The scene in question involves a man brutally assaulting a woman and anally raping her from a fixed camera position for several minutes of uncensored screen time, followed by the man beating her unconscious afterwards. The scene was so shocking that many people who viewed it in film festivals and cinemas had to walk out of the theatre in disgust.
Rape scenes always spark controversy and are usually among the most sickening scenes in all of cinema, but it’s hard to argue that there is one as horrible as the one displayed in Irreversible. This is not the only reason the film appears on this list, it also came under fire from critics such as David Edelstein who stated “Irreversible might be the most homophobic movie ever made.” This is hard to refute when the character who rapes the woman in this scene is himself a homosexual.
With all these in mind, Irreversible is one of the most shocking movies ever made and it is one whose message of nihilism is overshadowed by the disturbing nature seen in some of the scenes.
2. Human Centipede (2009)
It is no surprise that this films funding was attributed to deception. When Human Centipede was originally pitched to investors, the fact that the mouths were stitched to the anus was not explained to the investors, so they only knew after the film’s release. The whole premise of this movie is entirely messed up. This idea of three people being kidnapped by an evil scientist and stitched together is extraordinarily foul and acts as nothing more than simple body horror.
This idea of body horror has been explored fantastically by writers and film makers with great short stories such as Kafka’s Metamorphosis (1915) with its critique on society and alienation, and movies like The Fly (1986) remake by David Cronenberg which acts as a cautionary tale against humanities rapid technological development.
However, Human Centipede doesn’t seem to incorporate any of these clever themes and just seems to be purely a spectacle of foul absurdity. Due to how messed up the movie was, it only racked up $352,161 according to www.the-numbers.com which is a significant loss in profit considering the film cost an estimate of 1.5 million euros to make. This shows us that a film needs to have more than just a shocking or disgusting premise to do well at the box office.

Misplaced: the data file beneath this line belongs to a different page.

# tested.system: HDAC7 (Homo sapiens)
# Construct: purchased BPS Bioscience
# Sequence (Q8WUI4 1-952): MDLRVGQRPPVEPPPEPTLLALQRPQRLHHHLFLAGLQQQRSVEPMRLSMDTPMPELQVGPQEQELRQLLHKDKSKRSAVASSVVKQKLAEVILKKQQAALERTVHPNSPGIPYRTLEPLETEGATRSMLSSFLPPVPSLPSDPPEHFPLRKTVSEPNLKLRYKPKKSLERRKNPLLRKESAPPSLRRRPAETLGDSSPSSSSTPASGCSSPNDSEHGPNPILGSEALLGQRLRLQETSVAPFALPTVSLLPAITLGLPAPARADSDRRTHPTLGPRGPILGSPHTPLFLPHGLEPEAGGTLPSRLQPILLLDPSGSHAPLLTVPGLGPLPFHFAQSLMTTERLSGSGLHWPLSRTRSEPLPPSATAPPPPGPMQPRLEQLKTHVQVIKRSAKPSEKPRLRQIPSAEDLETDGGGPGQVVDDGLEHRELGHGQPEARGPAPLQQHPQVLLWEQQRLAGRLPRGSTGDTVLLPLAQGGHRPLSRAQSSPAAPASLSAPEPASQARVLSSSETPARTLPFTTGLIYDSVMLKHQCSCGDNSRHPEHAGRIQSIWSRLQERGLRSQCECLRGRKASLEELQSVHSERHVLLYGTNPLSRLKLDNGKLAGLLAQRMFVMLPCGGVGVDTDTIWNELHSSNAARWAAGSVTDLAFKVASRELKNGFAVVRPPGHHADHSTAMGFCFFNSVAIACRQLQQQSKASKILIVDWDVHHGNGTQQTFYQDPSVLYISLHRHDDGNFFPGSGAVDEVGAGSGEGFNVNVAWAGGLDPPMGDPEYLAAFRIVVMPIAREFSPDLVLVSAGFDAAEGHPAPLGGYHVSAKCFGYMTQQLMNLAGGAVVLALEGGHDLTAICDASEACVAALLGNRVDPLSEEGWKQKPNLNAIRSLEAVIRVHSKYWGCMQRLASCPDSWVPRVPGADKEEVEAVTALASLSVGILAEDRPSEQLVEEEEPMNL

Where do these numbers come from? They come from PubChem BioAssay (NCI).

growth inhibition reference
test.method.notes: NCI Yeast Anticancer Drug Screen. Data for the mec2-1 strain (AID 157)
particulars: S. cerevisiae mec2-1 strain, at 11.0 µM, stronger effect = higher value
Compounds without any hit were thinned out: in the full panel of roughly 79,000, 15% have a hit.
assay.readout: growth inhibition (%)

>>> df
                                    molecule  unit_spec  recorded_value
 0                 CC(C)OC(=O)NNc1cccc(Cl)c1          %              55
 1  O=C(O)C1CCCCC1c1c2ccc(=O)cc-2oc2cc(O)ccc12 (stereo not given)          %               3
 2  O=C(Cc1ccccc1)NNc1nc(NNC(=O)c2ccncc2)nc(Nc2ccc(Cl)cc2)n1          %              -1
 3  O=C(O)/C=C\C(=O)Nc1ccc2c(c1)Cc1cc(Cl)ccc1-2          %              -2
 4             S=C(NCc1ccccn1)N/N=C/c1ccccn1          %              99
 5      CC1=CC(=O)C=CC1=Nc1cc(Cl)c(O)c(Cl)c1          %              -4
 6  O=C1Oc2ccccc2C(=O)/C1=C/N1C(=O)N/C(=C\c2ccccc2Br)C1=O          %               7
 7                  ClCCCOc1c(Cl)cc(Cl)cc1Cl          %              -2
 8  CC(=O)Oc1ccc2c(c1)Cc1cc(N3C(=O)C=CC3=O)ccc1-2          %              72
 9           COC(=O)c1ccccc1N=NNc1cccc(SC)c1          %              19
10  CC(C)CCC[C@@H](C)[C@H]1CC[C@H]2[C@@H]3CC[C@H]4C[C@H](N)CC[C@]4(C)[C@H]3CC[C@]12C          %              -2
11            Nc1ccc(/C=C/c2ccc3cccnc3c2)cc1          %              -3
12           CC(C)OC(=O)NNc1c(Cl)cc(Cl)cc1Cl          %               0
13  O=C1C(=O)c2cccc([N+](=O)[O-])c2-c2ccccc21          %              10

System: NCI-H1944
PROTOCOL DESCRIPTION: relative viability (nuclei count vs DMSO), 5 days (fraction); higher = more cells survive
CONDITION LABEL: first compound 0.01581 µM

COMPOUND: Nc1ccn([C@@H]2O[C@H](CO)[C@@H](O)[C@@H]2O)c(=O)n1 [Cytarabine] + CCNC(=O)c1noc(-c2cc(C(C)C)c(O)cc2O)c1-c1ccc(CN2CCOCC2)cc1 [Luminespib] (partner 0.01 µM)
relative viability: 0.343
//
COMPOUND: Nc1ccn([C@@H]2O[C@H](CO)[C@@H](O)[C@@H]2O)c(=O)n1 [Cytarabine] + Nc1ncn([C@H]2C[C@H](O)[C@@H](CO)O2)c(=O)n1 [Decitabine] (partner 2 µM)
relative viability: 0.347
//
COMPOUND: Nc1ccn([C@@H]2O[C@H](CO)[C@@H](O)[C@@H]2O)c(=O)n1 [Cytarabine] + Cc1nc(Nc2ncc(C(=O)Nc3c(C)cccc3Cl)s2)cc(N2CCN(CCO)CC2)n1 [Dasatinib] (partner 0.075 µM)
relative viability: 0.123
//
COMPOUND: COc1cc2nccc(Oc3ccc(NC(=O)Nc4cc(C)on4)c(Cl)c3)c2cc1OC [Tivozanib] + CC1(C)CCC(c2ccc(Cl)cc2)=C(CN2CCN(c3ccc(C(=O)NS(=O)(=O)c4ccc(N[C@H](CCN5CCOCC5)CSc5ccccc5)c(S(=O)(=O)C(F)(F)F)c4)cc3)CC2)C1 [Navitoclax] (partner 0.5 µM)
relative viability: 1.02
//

1. A Serbian Film (2010)
This film feels like the most ambiguous inclusion on this list. This is due to the fact that you can argue that this movie includes a solid thematic premise. The director, when asked why the film is so violent, replied with “This is a diary of our own molestation by the Serbian government… It’s about the monolithic power of leaders who hypnotize you to do things you don’t want to do. You have to feel the violence to know what it’s about.” Other critics have speculated that the film criticises how desensitized we are to violence in media and acts as a reminder to how shocking and awful violence can be.
However, the reason why this film is included on the list is due to how this meaning seems to be completely lost when you view the film. It feels like this message is utterly overshadowed by the images on screen, when people mention the film, be it the public or media outlets, they hardly ever muse on the films themes and ideas and instead focus on the more disturbing aspects of the film. This is understandable when so many scenes are among the sickest seen in cinema, often causing the film to be dubbed ‘The most disturbing film of all time’.
Some of these infamous scenes include the rape of a new born baby, a woman having her teeth pulled out and murdered by forced oral sex and also a dad raping his son. Just knowing scenes like these exist is enough to put you off your dinner, so it is entirely understandable why the film’s graphic nature often overshadows the meaning the director was trying to convey.